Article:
There’s an eye-popping synapse-tingling connectome-reconfiguring passage in The Psychopath Test, the new book from Jon Ronson (the man who wrote The Men Who Stare at Goats), when he interviews Robert Spitzer, the architect of the third edition of the Diagnostic and Statistical Manual of Mental Disorders (DSM III), and Allen Frances, chief editor of DSM IV.
DSM-III, Ronson explains, was in part a reaction to the audacious Rosenhan experiment when eight healthy American volunteers presented themselves to psychiatrists throughout the United States. The volunteers gave false names and jobs, but otherwise followed instructions to answer every question the psychiatrists posed truthfully except in one respect: they were to report that they could hear an indistinct disembodied voice saying something that sounded like “hollow” or “empty” or “thud”. All eight were admitted to psychiatric wards where they told staff that the one abnormal symptom, the hallucinated voice, had stopped. All eight were diagnosed insane, given powerful drugs, and released 7 to 52 days later, and only when they admitted insanity. Reassuringly, when the findings were published in the journal Science, the American psychiatric profession experienced a collective breakdown and was sucked into a vortex of self-doubt. Spitzer, a progressive psychiatrist who had argued successfully for the removal of homosexuality as a mental disorder, began the healing process by reforming the DSM, replacing old discredited clinical judgement with new rigorous repeatable road-tested diagnostic checklists. The enterprise seems to have come naturally - perhaps too naturally - to Spitzer who classes himself as one of nature’s categorizers. Unfortunately, by all accounts the undertaking didn’t quite reach the heights of clinical excellence a layperson might naively hope for: “the psychiatrists Spitzer invited [to DSM-III editorial meetings] would yell over each other. The person with the loudest voice tended to get taken the most seriously.... 'Of course we didn’t take minutes’ says Spitzer, 'We barely had a typewriter'”.
Allen Frances, Spitzer’s successor, is delightfully candid about the results: “It’s very easy to set off a false epidemic in psychiatry and we inadvertently contributed to three that are ongoing now: autism, attention deficit and childhood bipolar. With autism it was mostly adding Asperger’s...the rates of autistic disorder in children went from less than one in two thousand to more than one in one hundred. Many kids who would have been called eccentric , different were suddenly labelled autistic”.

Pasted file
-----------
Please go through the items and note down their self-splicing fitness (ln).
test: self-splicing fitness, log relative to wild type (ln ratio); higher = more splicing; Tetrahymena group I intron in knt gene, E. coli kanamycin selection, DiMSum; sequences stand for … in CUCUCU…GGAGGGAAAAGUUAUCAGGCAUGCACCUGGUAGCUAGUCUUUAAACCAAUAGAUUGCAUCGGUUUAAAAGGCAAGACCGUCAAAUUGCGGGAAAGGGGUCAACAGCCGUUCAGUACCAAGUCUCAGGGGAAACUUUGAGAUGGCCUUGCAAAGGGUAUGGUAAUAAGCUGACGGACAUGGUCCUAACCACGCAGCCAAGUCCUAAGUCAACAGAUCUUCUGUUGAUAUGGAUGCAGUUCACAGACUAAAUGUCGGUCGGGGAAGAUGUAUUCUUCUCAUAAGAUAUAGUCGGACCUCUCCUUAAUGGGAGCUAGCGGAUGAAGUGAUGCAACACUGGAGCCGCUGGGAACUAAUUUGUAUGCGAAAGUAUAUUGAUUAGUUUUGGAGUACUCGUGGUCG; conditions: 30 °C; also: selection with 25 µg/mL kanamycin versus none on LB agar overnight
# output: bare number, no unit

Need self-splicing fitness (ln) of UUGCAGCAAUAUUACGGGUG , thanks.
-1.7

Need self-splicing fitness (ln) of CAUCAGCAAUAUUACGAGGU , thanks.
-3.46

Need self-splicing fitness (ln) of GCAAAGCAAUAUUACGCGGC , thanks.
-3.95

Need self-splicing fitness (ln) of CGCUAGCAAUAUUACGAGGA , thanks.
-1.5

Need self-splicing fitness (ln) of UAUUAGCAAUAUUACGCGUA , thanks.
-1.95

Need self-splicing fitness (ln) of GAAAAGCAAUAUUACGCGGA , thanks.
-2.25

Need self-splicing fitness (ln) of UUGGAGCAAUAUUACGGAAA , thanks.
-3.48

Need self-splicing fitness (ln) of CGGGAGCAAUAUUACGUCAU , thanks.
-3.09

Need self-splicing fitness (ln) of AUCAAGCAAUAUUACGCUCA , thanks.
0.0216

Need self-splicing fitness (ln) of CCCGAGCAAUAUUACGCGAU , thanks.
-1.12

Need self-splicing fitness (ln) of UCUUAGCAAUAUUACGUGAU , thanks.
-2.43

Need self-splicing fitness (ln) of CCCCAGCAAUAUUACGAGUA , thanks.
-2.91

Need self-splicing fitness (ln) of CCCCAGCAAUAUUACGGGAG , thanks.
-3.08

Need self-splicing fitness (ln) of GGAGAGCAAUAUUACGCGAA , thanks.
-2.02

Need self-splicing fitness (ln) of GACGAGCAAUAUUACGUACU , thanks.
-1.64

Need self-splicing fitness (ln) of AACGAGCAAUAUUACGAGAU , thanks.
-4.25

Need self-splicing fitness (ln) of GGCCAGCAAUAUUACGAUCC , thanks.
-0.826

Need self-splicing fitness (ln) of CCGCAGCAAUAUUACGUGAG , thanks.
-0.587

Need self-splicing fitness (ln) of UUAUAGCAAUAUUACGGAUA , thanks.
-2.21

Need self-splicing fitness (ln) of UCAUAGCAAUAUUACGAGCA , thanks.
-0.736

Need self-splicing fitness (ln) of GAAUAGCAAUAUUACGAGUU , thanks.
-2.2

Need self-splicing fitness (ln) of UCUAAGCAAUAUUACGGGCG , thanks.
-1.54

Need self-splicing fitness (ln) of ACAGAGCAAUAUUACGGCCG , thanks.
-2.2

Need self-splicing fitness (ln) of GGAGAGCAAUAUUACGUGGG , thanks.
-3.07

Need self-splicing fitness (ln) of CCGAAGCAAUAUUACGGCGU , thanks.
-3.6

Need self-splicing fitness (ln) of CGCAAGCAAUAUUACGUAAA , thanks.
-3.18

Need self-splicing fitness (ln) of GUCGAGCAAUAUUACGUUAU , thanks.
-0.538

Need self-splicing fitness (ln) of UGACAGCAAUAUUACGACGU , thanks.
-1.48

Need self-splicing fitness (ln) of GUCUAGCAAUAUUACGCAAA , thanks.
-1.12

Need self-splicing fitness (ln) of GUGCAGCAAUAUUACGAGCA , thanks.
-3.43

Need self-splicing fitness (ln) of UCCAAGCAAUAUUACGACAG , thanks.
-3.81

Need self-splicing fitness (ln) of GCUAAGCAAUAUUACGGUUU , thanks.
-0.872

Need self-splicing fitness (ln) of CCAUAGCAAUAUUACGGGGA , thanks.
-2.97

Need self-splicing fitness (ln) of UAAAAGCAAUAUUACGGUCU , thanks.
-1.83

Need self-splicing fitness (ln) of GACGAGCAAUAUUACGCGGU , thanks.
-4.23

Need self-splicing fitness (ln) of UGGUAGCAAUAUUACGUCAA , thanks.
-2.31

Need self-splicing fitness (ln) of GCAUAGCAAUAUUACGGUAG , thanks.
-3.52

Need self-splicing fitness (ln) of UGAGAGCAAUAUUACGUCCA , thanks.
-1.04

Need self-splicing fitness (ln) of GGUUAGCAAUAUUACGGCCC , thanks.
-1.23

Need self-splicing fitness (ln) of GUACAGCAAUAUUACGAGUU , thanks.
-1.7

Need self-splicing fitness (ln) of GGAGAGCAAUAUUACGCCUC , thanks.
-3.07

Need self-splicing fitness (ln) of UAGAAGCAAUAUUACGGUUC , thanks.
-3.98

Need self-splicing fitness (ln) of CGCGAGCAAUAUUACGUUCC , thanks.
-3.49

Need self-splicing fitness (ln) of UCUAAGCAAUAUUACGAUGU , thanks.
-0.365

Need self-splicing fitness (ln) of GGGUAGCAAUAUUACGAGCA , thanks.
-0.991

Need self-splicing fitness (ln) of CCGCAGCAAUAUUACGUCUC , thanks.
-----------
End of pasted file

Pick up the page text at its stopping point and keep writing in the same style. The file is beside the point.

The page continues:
In a recent op-ed piece in the New York Times about the forthcoming DSM 5 his criticism is even sharper: “ DSM 5 promises to be a disaster... it will introduce many new and unproven diagnoses that will medicalize normality and result in a glut of unnecessary and harmful drug prescription.”
Can we, should we do better than the DSM? Part of the problem with the DSM’s diagnostic checklists is surely, as Allen Frances suggests, that unusual behaviours, which are in the tails of the bell-curve of normal behaviour, are labelled as disorders. When the behaviour to which the label is attached (idiosyncratic language, preoccupations unusual in intensity or focus, whatever) is not itself a cause of suffering, this seems hugely wrong-headed. Another problem is that diverse conditions that may have nothing in common biologically and which have quite distinct prognoses, and possibly respond very differently to interventions, are being lumped together as the same condition. What’s more, completely different diagnostic criteria may have overlapping symptoms, calling into question the value of the distinct diagnoses.